You may have heard that Chicago Mayor Lori Lightfoot recently fired Police Superintendent Eddie Johnson. Apparently, his employment was terminated because of intentionally misleading the mayor and the public about his conduct. If you’re interested, you can read more of the story here.
I bring this story to your attention because someday you might have to make a difficult personnel decision or have done so in the past. How you handle these situations will test your leadership skills.
Regardless of the outcome in this case, studying this incident can prepare you to do the right thing. Your guiding light could be the line from the popular movie The Godfather, “It’s not personal, Sonny; it’s strictly business.”
Make difficult personnel decisions by respecting your organization’s culture and values.
Consider these scenarios:
- If your organization holds “respect for employees” as a value, you cannot tolerate someone on your team disrespecting an employee; you must take appropriate action. If you don’t, other incidents of disrespect will surface, causing unwanted disruption.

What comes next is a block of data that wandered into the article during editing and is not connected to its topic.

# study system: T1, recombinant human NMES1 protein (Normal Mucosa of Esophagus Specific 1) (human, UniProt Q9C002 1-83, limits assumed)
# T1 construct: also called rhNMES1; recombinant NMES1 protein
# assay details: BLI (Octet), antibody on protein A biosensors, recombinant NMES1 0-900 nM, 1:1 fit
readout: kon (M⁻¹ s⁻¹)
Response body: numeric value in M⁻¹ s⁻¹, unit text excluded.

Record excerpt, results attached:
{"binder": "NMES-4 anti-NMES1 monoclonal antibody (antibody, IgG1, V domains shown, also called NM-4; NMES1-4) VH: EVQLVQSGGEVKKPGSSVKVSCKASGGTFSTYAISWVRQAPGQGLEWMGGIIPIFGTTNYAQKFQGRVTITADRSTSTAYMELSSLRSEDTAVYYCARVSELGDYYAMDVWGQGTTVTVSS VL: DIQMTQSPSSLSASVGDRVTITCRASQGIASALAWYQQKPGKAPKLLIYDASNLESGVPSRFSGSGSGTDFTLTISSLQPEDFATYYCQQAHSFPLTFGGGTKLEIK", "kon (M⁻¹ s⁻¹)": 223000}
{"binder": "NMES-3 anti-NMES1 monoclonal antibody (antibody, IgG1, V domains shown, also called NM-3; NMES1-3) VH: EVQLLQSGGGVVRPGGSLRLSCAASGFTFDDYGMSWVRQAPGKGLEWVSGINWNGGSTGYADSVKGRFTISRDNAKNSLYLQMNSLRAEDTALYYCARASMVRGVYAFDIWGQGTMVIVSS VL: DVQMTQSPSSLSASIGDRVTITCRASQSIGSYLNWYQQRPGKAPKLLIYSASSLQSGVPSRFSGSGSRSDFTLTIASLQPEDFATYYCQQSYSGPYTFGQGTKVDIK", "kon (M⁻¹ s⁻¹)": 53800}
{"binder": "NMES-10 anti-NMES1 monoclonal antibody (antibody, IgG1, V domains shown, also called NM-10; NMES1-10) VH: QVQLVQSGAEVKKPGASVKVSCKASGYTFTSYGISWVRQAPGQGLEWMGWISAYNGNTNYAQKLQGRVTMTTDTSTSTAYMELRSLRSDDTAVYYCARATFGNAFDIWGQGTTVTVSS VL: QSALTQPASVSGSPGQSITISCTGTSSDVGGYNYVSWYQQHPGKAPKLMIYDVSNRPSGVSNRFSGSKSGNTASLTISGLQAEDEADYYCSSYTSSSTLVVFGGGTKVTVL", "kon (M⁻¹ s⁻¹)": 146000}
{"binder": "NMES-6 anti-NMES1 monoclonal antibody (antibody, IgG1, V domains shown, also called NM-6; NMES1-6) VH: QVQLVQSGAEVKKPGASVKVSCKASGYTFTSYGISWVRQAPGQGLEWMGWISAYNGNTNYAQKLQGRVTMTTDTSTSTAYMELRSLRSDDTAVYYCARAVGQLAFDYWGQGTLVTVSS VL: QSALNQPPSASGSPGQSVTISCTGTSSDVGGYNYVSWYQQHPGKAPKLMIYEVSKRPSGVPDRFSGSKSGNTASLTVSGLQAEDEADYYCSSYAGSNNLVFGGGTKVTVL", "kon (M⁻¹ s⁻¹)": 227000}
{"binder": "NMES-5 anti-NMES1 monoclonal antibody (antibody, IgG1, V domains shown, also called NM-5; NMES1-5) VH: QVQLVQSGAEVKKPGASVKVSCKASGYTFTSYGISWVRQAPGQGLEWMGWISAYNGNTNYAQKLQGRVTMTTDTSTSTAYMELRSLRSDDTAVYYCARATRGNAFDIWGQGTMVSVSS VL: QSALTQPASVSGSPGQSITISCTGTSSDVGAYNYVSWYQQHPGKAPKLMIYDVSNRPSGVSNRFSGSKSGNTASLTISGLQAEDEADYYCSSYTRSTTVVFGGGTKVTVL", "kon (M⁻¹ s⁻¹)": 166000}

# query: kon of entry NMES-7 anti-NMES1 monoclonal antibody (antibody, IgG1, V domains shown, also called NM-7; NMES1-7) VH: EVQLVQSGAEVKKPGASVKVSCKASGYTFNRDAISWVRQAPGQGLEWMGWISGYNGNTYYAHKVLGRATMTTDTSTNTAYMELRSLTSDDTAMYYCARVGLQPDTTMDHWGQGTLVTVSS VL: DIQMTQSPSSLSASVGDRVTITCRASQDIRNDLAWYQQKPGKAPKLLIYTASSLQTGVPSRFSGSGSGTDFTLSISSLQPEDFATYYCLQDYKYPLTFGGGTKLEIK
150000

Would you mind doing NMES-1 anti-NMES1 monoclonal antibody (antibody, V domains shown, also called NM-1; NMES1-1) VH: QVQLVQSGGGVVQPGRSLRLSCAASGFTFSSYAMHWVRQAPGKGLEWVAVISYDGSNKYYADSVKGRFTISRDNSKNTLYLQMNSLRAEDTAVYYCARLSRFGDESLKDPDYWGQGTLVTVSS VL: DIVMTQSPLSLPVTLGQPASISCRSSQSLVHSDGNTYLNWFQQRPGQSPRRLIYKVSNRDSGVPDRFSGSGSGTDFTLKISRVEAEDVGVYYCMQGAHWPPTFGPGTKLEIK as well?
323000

- If your organizational culture is all about teamwork, you cannot allow people on your team to be non-team players; you must take appropriate action. If you don’t, the team will no longer function cohesively, and the results will be your evidence.
- If your organization values honesty and integrity, you cannot allow someone on your team to lie about something to you; you must take appropriate action. If you don’t, the next lie could be a bigger, costlier one.
In my past corporate life, I was faced with each of these situations. Everyone on the team knew the circumstances, and everyone was watching me. To strengthen our culture, reinforce our values, and preserve my leadership credibility, I took the appropriate action; it wasn’t personal, it was strictly business.
With a few decades of hindsight, I can now acknowledge the correctness of these decisions, resulting in a culture and values everyone respected.
I encourage you to respect your organization’s culture and values when making a personnel decision. Don’t make it personal; make it strictly business.